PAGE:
Mustard-Glazed Lamb Chops

We are delighted to feature a recipe from fellow West Countryman James Strawbridge. This recipe is perfect for long, hot spring and summer days. James skilfully combines the bright flavours of mint with earthy lamb chops. The recipe also includes instructions for making mint salt, which not only serves as a great way to preserve this summer herb but also makes a wonderful addition to a variety of dishes beyond this one.

James’s new book revolves around the topic of salt and how this essential ingredient can elevate cooking, taking flavours from good to great, and from great to unforgettable. The book is ideal for all Farm Wilder customers who are interested in exploring unique ways to prepare their meat, including curing, drying, and salt baking.

The following recipes are from James Strawbridge’s new book Salt and the Art of Seasoning (Chelsea Green Publishing, May 2023) and are reprinted with permission from the publisher.

Serves 4


8 small Lamb Cutlets or Loin Rip Chops, about 650g/1lb 7oz in total
1 tsp Mint Salt (see below), plus an extra pinch
½ tsp cracked Black Pepper
125ml/4fl oz Dry Cider
1 tbsp Wholegrain Mustard
2 tbsp Runny Honey
55g/2oz Unsalted Butter
4 Garlic Cloves, bashed in their skins

For the mint salt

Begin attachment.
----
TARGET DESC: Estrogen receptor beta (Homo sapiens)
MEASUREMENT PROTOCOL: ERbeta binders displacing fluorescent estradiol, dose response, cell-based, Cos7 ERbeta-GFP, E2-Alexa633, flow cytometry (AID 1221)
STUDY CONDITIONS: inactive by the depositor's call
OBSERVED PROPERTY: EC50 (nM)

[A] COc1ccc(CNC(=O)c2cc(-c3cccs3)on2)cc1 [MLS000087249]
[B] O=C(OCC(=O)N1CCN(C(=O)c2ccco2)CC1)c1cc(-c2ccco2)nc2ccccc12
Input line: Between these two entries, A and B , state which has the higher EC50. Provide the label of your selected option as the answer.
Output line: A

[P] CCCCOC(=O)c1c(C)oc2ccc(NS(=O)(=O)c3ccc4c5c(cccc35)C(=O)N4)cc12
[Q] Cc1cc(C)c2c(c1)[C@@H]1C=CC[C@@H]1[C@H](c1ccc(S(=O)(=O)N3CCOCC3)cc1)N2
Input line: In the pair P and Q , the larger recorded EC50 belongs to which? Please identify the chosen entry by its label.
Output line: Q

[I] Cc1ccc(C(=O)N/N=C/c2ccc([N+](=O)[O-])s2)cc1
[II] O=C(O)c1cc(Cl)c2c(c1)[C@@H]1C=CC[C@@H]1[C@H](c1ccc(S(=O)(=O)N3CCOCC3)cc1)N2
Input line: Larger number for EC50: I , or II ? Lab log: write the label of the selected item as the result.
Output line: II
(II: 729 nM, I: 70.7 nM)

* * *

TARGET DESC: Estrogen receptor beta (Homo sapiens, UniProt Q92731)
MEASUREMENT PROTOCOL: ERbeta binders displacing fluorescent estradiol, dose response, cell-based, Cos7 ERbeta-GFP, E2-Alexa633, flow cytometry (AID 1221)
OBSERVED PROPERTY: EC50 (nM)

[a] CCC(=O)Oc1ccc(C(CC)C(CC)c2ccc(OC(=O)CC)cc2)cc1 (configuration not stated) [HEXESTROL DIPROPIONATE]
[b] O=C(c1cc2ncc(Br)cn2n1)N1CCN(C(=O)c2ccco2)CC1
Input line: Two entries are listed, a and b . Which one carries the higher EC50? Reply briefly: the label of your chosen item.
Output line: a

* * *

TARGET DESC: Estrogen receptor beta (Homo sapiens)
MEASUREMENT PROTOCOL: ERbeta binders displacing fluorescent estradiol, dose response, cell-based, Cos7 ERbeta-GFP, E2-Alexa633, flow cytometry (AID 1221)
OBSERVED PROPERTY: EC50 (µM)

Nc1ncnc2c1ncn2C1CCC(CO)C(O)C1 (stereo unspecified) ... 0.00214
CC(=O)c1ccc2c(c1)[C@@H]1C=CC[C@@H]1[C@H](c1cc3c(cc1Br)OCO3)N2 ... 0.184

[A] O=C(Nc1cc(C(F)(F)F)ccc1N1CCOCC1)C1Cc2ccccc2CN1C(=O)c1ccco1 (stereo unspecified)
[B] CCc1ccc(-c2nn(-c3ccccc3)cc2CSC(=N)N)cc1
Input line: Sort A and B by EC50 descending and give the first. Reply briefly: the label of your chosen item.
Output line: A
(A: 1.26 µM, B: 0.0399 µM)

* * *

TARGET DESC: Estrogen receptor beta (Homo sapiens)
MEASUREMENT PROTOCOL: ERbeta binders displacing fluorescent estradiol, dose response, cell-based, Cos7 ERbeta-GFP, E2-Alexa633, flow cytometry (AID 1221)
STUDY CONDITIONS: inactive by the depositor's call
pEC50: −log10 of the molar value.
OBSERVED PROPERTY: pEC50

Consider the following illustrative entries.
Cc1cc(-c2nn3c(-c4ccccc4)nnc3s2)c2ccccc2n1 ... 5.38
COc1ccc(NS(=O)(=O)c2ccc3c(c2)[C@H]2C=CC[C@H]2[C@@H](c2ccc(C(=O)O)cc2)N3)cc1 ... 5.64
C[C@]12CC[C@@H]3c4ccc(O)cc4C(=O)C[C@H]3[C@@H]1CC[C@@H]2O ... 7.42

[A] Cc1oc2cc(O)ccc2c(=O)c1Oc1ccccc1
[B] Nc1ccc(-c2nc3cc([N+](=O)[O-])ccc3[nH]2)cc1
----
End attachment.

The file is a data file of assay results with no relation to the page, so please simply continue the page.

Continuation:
8 Sprigs Mint, leaves picked
140g/5oz Sea Salt Crystals

To serve

Boiled potatoes with fresh mint
Roasted tomatoes
Chargrilled baby leeks


Season the lamb chops on both sides with the mint salt and black pepper. Cook the lamb in a large, non-stick pan over a medium-high heat and render the fat down for 4-5 minutes until golden. Turn the chops on their side and cook for 2 more minutes.

Meanwhile, in a small saucepan, reduce the cider, mustard and honey over a high heat for 5 minutes until sticky. Set aside.

Add the butter and garlic to the lamb pan and cook until golden and bubbly, at the same time searing the chops for a further 1-2 minutes on each side.

Brush the chops with a glaze of the reduced cider, mustard and honey mixture. Remove from the heat, cover with foil and allow to rest for 5-10 minutes.

Blitz the mint and salt in a food processor until you have a smooth green colour. You can dry the salt in a dehydrator or on a baking tray in a low oven at 70°C fan/195°F/gas oven very low to increase the shelf life, but it sacrifices some of the brightness. I tend to store it fresh in an airtight container in a cool, dry place and use within 2 weeks.

Season the lamb with one final pinch of mint salt before serving with the selection of vegetables.

Pasture Fed Lamb Loin Rib Chop

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